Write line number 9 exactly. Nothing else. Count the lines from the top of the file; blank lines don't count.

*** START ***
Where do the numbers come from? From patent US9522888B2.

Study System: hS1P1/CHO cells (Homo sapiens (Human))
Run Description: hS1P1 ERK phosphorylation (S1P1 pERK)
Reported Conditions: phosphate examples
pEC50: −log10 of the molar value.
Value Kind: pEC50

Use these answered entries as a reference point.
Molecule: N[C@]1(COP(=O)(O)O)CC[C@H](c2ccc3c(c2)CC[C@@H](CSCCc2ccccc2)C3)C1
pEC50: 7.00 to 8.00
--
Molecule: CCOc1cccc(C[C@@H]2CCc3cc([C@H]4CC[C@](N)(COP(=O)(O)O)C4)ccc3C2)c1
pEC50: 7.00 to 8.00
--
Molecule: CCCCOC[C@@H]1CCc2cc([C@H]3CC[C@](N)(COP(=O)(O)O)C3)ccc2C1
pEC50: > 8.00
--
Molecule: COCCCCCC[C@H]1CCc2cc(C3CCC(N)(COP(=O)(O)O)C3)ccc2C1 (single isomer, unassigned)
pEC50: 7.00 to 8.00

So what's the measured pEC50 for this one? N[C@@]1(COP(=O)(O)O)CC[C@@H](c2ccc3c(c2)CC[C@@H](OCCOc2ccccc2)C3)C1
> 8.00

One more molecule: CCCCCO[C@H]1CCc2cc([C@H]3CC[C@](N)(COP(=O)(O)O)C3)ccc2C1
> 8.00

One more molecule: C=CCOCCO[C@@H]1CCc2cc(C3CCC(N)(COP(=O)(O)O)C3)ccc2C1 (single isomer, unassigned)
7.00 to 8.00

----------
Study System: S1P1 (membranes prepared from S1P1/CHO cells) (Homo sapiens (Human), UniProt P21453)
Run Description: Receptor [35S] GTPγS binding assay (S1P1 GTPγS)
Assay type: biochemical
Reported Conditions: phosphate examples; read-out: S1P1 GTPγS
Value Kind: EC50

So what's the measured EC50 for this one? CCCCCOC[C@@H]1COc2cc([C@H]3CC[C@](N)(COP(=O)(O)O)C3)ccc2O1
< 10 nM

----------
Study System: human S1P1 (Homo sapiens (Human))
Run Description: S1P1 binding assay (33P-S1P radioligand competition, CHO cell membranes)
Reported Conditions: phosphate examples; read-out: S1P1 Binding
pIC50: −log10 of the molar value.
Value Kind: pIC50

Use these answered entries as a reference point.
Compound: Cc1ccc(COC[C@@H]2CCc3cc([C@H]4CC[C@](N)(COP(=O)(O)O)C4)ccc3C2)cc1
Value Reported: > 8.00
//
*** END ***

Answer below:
pEC50: 7.00 to 8.00